This post is a follow up to my post What it means to be a professional paramedic (May 15, 2021):
… but this time the perspective is more from the paramedic employers in the relatively new world of Paramedic registration in Australia.
Given the defined responsibilities expected by AHPRA for the registered paramedic and the continuing growth of the private sector, what do you see as the responsibilities of the employer towards the registered paramedic and the community in terms of training, education, recertification, CPG’s and clinical governance?
I note in your response on 15 May you stated that;
“An authority to practice issued by an employer is not required by the Health Practitioner Regulation National Law. It is an employer’s risk management process and part of defining what the paramedic is employed to do. It is not a legal requirement for practice; it is a legal requirement for practice with that employer. A paramedic’s right to practice comes with their registration.”
Would you be able to expand on this further possibly and detail what you think could be the potential repercussions were an ambulance jurisdiction or private company to view their registered paramedic employees as totally independent practitioners now and responsible for their own upkeep i.e. training, procedures, education and governance while also trying to keep abreast of advancements in process and treatment modalities within paramedicine as often detailed by ILCOR, ARC, ITIM, CEC etc?
Basically I guess what I am trying to articulate is, can a paramedic employer responsibly say to their employed paramedic; “All that is all up to you now because you’re registered”…………?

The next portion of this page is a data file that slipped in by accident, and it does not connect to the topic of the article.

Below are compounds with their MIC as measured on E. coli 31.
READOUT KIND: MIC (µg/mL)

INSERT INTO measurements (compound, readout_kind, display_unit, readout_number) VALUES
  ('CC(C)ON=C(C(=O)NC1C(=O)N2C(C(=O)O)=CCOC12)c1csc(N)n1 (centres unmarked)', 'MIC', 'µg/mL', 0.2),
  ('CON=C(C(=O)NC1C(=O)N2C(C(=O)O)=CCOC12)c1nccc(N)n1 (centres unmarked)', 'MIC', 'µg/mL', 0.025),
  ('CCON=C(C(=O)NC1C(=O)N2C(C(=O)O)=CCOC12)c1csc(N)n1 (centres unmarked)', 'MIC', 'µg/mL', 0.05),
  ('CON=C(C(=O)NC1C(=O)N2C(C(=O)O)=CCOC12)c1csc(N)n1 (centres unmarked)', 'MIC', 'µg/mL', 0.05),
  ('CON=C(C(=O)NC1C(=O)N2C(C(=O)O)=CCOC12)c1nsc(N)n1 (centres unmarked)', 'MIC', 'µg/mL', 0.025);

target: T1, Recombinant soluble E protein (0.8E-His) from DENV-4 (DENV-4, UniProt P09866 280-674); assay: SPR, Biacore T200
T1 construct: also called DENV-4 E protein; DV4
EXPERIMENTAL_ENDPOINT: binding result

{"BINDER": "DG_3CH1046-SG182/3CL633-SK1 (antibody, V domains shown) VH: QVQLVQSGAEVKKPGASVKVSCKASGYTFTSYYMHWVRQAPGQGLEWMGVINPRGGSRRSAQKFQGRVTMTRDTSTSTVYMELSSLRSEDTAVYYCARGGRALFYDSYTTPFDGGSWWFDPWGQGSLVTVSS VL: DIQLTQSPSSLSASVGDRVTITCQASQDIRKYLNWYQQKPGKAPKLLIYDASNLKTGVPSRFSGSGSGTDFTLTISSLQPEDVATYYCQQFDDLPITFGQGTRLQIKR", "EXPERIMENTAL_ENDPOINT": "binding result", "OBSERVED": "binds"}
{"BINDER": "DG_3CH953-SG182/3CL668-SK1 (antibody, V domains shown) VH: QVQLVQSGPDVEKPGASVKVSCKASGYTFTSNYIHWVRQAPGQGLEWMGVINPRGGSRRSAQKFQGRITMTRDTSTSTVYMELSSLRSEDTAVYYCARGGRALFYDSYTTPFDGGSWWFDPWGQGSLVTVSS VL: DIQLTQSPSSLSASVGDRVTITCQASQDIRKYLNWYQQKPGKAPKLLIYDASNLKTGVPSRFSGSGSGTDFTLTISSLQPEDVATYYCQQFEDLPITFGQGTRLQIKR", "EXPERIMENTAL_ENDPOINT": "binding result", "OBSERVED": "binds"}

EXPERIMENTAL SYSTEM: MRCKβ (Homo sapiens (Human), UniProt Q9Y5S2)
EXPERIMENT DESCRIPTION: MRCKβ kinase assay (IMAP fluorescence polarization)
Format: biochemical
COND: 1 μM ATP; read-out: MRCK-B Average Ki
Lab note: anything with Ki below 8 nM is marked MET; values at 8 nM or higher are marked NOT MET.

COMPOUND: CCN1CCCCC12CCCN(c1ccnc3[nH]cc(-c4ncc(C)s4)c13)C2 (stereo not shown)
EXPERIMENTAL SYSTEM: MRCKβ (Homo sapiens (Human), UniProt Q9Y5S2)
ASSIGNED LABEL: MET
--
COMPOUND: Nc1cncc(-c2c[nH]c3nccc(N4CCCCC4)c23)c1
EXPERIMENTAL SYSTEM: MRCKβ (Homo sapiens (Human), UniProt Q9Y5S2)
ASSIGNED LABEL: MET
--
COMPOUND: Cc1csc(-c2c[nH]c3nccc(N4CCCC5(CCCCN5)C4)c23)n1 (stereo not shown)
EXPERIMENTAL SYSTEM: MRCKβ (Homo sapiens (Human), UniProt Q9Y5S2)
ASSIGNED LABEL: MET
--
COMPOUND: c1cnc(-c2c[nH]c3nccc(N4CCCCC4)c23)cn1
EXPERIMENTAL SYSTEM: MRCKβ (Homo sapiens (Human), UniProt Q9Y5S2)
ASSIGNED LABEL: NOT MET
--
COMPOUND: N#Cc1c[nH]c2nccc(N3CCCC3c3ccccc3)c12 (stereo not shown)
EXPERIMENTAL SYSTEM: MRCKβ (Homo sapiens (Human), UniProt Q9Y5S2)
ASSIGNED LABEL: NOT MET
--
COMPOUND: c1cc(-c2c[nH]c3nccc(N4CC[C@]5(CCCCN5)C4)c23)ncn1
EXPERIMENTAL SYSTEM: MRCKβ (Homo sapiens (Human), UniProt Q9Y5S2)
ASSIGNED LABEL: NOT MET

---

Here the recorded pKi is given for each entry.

I do ask people to distinguish between AHPRA and the Paramedicine and other professional boards. AHPRA is the secretariat, they assist the Boards. It is the Boards that publish codes, guidelines etc. It is the Boards that register health professionals. What is expected by registered paramedics is set by the law, the Paramedicine Board and relevant Tribunals and Panels, but not by AHPRA. With that aside, let me get to the gist of the question.
Can a paramedic employer responsibly say to their employed paramedic; “All that is all up to you now because you’re registered”…………?
Some employers could, some could not. We have to think of paramedics working beyond the jurisdictional ambulance services. Jurisdictional ambulance services could not responsibly say to their employed paramedic; “All that is all up to you now because you’re registered’ because they employ a lot of paramedics to provide services to the public. They are responsible for the conduct of the paramedics, and they have a duty to ensure that the patient’s receive good quality care. This duty is non-delegable so the ambulance service will have breached its duty to its patients if a paramedic is negligent. As Kirby J said in Ellis v Wallsend District Hospital (1989) 17 NSWLR 553
In my opinion authorities who run a hospital [or an ambulance service], be they local authorities, government boards, or any other corporation, are in law under the selfsame duty as the humblest doctor [or paramedic]; whenever they accept a patient for treatment, they must use reasonable care and skill to cure him of his ailment. The hospital authorities cannot, of course, do it by themselves: they have no ears to listen through the stethoscope, and no hands to hold the surgeon’s knife. They must do it by the staff which they employ